In reality, the risk comes around when you make sleeping in mascara a regular habit, or when you are using a mascara product that has expired. That’s right: makeup, especially mascara, does expire. As a rule of thumb, toss out any mascara that is older than 3 months.
Although you can technically push it to 6 months, remember that mascara is a moist product that—once exposed to air—becomes susceptible to bacteria. If you suspect that your mascara has expired (if it is clumpy, smelly, or applies poorly) then it is best to cease application and get rid of it.
Now, if you sleep with mascara that may be expired, keep track of any unusual symptoms as they pertain to your eyes: any burning, itching, swelling, or unusual discharge should be reviewed by your physician.
These symptoms can arise even when sleeping in mascara that has not expired. All symptoms should be carefully monitored, as there is always a risk of conjunctivitis—although minimal, more often than not.
What Is A Safe Alternative To Mascara?
There are a few alternative products to mascara. These alternatives largely include strip falsies, extensions, mascara balms, creams, and lash tints.
Each have their own unique traits and are effective in replacing mascara, though falsies, extensions, and tints can all be used with mascara to further draw attention to your eyes.
Below is a bit more in-depth information about each option, in case you are interested in trying out these awesome mascara alternatives:
False lashes are a classic go-to for a quick and easy emphasis on your eyes. They come in a ton of different styles and can be dressed up or dressed down. Application techniques range from using eyelash glue to the use of tiny magnetics along the lash strip.
The most popular false eyelashes are lightweight and mimic the look and feel of natural lashes. With a handful of material options available—from mink, to faux-mink, synthetic, and silk—there is a ton of versatility available with falsies without the use of mascara.
Lash extensions are a popular option for those looking for the extra oomph granted by false eyelashes, though they are far longer lasting (around 2 months).
Although you won’t be able to switch up your lash look as often as you may like, extensions are great for those looking to wake up with full, fluttering lashes right off the bat, and who also don’t mind regular upkeep.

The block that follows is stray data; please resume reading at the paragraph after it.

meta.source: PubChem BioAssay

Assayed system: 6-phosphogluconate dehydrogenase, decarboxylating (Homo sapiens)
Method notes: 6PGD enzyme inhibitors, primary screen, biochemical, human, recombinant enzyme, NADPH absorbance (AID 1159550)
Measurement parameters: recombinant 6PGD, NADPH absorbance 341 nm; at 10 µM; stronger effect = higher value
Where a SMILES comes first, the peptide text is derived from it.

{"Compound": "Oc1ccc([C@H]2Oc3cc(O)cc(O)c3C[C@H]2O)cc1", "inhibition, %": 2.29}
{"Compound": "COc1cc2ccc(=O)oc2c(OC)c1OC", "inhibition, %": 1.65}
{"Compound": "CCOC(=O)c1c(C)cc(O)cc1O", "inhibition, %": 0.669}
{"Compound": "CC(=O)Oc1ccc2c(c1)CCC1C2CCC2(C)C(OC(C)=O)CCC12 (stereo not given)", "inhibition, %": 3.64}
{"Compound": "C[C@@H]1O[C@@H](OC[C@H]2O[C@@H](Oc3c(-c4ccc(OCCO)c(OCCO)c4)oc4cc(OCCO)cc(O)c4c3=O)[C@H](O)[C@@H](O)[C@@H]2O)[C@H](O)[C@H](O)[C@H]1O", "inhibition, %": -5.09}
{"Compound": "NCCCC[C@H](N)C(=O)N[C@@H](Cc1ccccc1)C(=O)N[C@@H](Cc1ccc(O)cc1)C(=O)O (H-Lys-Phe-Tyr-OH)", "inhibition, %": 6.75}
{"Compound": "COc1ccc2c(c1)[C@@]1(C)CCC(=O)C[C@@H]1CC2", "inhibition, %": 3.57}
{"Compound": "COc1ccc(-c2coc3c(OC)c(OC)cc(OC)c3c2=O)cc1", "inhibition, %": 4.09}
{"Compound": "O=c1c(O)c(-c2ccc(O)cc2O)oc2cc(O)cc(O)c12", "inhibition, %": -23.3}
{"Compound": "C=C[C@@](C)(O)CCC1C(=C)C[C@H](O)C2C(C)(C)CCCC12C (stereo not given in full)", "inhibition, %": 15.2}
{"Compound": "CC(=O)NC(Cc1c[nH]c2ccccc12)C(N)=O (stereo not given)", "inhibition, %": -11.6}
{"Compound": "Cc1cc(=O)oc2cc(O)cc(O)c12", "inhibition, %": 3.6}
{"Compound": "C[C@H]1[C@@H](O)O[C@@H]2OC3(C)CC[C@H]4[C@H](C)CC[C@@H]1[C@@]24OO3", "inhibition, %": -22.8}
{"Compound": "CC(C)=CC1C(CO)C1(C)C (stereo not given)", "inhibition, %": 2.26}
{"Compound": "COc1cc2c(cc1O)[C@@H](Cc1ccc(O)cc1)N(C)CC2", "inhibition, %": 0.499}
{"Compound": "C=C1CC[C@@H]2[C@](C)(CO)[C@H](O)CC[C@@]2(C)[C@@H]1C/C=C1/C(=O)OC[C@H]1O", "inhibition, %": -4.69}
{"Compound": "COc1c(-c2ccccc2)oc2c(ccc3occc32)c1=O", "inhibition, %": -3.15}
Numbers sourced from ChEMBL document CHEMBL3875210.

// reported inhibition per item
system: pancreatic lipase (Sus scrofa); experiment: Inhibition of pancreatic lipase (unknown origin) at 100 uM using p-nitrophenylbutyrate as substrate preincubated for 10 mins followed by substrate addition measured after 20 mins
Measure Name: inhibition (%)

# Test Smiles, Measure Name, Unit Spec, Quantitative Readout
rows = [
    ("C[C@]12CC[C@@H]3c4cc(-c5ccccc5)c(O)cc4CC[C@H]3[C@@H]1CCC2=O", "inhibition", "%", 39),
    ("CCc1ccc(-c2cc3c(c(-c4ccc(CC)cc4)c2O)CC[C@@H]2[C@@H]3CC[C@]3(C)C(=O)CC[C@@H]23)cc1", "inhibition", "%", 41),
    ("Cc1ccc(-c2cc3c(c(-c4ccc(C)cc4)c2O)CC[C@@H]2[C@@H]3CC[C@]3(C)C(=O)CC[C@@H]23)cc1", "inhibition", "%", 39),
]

As with most beauty procedures and processes, extensions require substantial aftercare that should be considered prior to application. If you’re considering lash extensions, be aware that you will need to take extra care of your lashes and eye area.
Balms And Creams
Lash balms and creams are usually organic. Moreover, most of those you can find on the market are advertised as being zero-waste (a total win for Mother Earth).
These mascara alternatives tend to include ingredients like natural oils—coconut, castor, grapeseed—and come in a container separate from the applicator brush.
For example, River Organics Zero-Waste Mascara is completely vegan and cruelty-free. Even better is that their packaging is compostable and their labels are made from biodegradable sugarcane.
Lash tints can be a bit more damaging to your lashes than previous mentions, but they are still considered an effective mascara alternative. They can possibly make lashes brittle and for some, actually, damage the eye itself.
As an aside, lash tints aren’t actually approved by the U.S. Food and Drug Administration (FDA) as of 2022. This means that in some states, it is illegal for salons and professionals to conduct a lash tint.
It should be further added that tints are oftentimes performed with a lift as well, which appears to add extra length to your lashes without actually doing just that. Together, they do a phenomenal job at enhancing the eyes.
While a lash tint is popular amongst a number of influencers, celebrities, and others, always check your local laws and only go to licensed, experienced professionals.
Final Thoughts: Can You Sleep With Mascara On?
To wrap it all up, let’s be safe rather than sorry: don’t wear mascara to bed. Seriously. If the 2017 images of mascara flake buildup beneath the eyelid wasn’t enough to dissuade you, hopefully all the other reasons why you shouldn’t wear mascara to bed was plenty.
More often than not, your risks include what you would likely expect. Outside of the realm of eye infections and inflammation like conjuctivitis and a stye, you also run the risks of having to manage irritation, breakage, and the development of early aging from inadequate skincare.
Remember that it is vital to note that there is a very limited risk when sleeping in mascara only once or twice, unless an allergen within the product is already present. At that point, if you are not already aware, you shouldn’t be wearing any makeup that you have a known allergy to, no matter how minor it may seem.
Risks of sleeping with mascara increase when dealing with expired mascara or when it becomes a regular habit. So, always be thorough when removing your mascara before bed.
Now, there are alternatives to mascara if you are not too thrilled about using that particular product after hearing about all of these adverse effects of sleeping in it.
These handful of alternatives include falsies, lash extensions, lash tints, eyelash balms, and creams. Each have their own pros and cons, therefore you should explore all the options before selecting a single one to replace your ol’ reliable mascara.
At best, now that you are aware of the risks that come with sleeping in mascaras and the options you have, do what makes you the most comfortable.
How you feel and the confidence you have in yourself is key. Simply put, you don’t have to follow the advice and information in this article, but hopefully, with the new information, you are able to make an effective decision moving forward on your beauty journey.